Showing posts from June, 2009

Visit to Burgundy

Hunger for exciting new discoveries (as well as for good food) led us to Burgundy again. Us? That is my friend Jan van Roekel and myself, we mostly do these travels together. Thursday 18 June we arrived, and upon descending on our hotel we did nothing but strolled around a bit in Beaune and ended up in restaurant Le Goret , where everything is about the Pig. I had the best Andouillette I ever had. It was an Andouillette AAAAA, so that will explain the quality. AAAAA stands for Association Amicale des Amateurs d'Andouillette Authentique, which is a group of various Andouillette professionals who strive to make the very best Andouillette possible. So, a true recommendation. Friday we were all ready and rested for our first visit (out of four that day). Our goal was to find a great Meursault, and we had selected several interesting producers to visit. Our first two visits were to two upcoming domains, both run by young guys in the middle of a change process: the change from selli

Domaine de la Laidière, Bandol rosé

Dwayne Perreault − In this time of rosé confusion, let's make it a point to drink quality rosé. By confusion, I'm referring to the recent decision in Brussels to allow EU wine producers to make rosé simply by mixing red and white wines. Bah. I'm sure there are people somewhere who've been doing this at home for years. Thankfully, this ridiculous legislation has been rescinded . But by quality I could be talking about rosés from a wide range of regions, as quality rosés are made everywhere from Rioja to Hungary (and strangely, not so very many in Italy). But if I think of top rosé, I think of wines from the Loire, Bordeaux and Provence. I've previously posted on an elegant rosé from the Loire with some (limited) ageing potential, Reuilly, François Charpentier and I recently tasted a beautiful, more fleshy rosé from Bordeaux which David wrote about, le Rosé de Soutard . So now a wine from Provence, where a great many rosés are made, including some of the best lik

Tastings, tastings and more tastings (poor teeth)

There have been many tastings over the last days and weeks, tastings that I actually ought to write about, because of the wines that I tasted. But writing takes time, and time is limited, so in this posting I briefly bundle some impressions. Last Monday I attended an impressive tasting at Paleis Het Loo - the former royal residence in the town of Apeldoorn - hosted by P. de Bruijn Wijnkopers . Most of the wines were presented by the winemakers (or châteaux managers) themselves, so the wonderful Leflaives (a/o Clavoillon, Les Pucelles, Chevalier Montrachet) were poured by Anne-Claude Leflaive, the gracious Comte Lafons by Dominique Lafon, Giscours and Du Tertre by Alexander van Beek, and Haut-Bailly by Véronique Sanders, to mention just a few. For me one of the highlights was to taste the - lovely - Du Tertre 2006 again: I worked on the vinification of this wine [pdf]. From Véronique Sanders I finally got the explanation for the word "Parde" in La Parde de Haut-Bailly . I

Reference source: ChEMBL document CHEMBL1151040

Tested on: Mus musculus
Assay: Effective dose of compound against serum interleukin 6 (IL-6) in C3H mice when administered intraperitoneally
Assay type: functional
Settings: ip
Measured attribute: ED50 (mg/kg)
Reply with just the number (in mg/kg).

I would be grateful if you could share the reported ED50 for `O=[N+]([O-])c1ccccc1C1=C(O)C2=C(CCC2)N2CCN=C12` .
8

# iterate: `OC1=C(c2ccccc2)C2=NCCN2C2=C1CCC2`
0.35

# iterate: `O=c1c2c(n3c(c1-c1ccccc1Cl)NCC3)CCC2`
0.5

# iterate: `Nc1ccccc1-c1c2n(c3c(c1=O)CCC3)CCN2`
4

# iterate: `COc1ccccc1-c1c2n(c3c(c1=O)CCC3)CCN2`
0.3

William Fèvre; real Chablis

Dwayne Perreault − "Real Chablis," I was told while still an apprentice, "comes from Kimmeridgian clay, and if it doesn't, it isn't Chablis." So what is this magical clay, so important that it determines the very essence of France's most famous white wine? THE SECRET TO CHABLIS' TERROIR: AMMONITE WITH OYSTERS ATTACHED About 150 million years ago, in the Kimmeridgian era (the upper Jurassic geological period, when dinosaurs still roamed the earth), Chablis and all of Burgundy was an inland sea. Today, Chablis' marl and clay limestone soils contain copious amounts of oyster fossils and ammonites from that period, and it is these fossils which give Chablis its mineral character, and in the better crus its gunsmokey, flint-like bouquet. Kimmeridgian clay, by the way, also supplies 95% of the petroleum in the North Sea. Handy stuff. I'm always up for a good bottle of "oesterwater," as the Dutch call it, so I was delighted to attend

Médoc 1990s tasting: Pauillac & St-Julien

Last weekend I coincidentally spent both evenings with – different – expats. Amsterdam hosts many expatriates, but none of them are actually in my own circle of friends. Holland may be an open society, with many foreigners living here, yet the various social circles around seem rather closed. A friend from New York noticed this fact long ago, and last Saturday the same conclusion was drawn by a guest from Bulgaria. In her eyes the Dutch more or less exist in quite static cliques, groups of people that know each other since long. I’m afraid her observation is correct. Interesting though: we, the Dutch, say the same about the French. Perhaps it’s more of a (West) European habit, as opposed to the hospitality of the Americans. Anyway, it was pure American hospitality that I experienced last weekend. In an expat setting. The American hostess has an interest in wine, loves wine, but is so to say not a wine geek. Her thing (let’s call her Angela) is to invite wine lovers, and wine geeks,